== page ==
Texas 3rd District
North Dallas, the putative location of the 1980s television program “Dallas,” conjures up a certain image of sudden affluence and insolent disdain for those who don’t have it and of shady dealings and immoral trysts in an environment of outward embrace of traditional values. The caricature doesn’t tell the whole story. Dallas got its start as a railroad junction and cotton-shipping center. In recent decades, it has been at the cutting edge of high-technology, and is the home of Texas Instruments, where an integrated circuit on a silicon chip was invented in 1958, and of Electronic Data Systems, the source of former independent presidential candidate Ross Perot’s fortune. The high-tech, telecommunications and defense businesses are less robust than in the 1980s, but the Dallas-Fort Worth Metroplex continues to thrive. Growth has come from corporate headquarters relocated from less business-friendly precincts, from small businesses, and from companies making money trading with Mexico. Dallas is the nation’s chief beneficiary of the North America Free Trade Agreement. Health care and universities have created many jobs.
2008 Presidential Vote
|Cook Partisan Voting Index|
Dallas’s growth has extended far into the countryside. The home of the city’s old elite may still be in the mansion-lined streets of Highland Park, only a few miles north of downtown, but Dallas’s business and professional classes have moved farther in Dallas County and up into Collin County’s scrub-covered hills. Back in 1960, Collin County was mostly rural, still part of the district that sent Democratic Speaker Sam Rayburn to the House. It had 41,000 people then, and actually lost population in the 1950s. Then the Dallas-Fort Worth Metroplex exploded. Collin County’s population grew from 66,000 in 1970 to 730,000 in 2007. It is now the third-wealthiest and the seventh-largest county in Texas. The biggest city here is Plano, with 261,000 people. This former farming community is now the corporate headquarters of companies such as EDS, which was purchased by Hewlett-Packard in 2008, but remained in Plano, and also Dr. Pepper and J.C. Penney. This edge city is the state’s ninth-largest site of mega-mansion subdivisions and the new face of successful Texas. The fastest growth is in the old county seat of McKinney; its population has more than doubled since 2000, to 121,000. Politically, Collin County has been very Republican, even more Republican than Dallas County ever was.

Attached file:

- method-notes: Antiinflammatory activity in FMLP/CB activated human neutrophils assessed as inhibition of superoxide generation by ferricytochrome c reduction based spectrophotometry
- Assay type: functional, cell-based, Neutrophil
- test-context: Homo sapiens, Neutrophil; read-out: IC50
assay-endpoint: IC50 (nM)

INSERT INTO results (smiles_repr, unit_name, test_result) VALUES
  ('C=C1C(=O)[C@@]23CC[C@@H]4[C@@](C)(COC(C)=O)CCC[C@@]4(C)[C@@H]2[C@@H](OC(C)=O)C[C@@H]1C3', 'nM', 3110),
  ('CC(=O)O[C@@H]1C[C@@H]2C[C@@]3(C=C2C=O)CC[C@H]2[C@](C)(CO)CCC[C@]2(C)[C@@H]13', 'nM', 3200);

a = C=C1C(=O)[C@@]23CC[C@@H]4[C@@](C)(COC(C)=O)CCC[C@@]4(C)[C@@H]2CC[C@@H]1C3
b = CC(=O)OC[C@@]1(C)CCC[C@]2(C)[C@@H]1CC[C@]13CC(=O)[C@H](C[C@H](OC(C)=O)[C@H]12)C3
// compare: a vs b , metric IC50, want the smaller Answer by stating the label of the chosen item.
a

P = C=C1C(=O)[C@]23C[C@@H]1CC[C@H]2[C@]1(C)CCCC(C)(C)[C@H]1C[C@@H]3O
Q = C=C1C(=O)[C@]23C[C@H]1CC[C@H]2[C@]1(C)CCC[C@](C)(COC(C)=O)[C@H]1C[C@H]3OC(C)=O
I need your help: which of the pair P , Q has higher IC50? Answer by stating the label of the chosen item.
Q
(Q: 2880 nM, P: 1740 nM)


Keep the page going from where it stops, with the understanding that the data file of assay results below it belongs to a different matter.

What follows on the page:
The 3rd Congressional District of Texas includes most of Collin County and centers on Plano. It also covers the northeastern corner of Dallas County, beyond the LBJ Freeway, including much of Rowlett and Garland. In 2008, Republican presidential candidate John McCain got 60% of the vote in the Collin County portion of the district, and he trailed Democratic candidate Barack Obama by 221 votes in Dallas County, which cast 27% of the total. Overall, McCain led 57%-42%, a big drop from President George W. Bush’s 70%-30% win in 2000.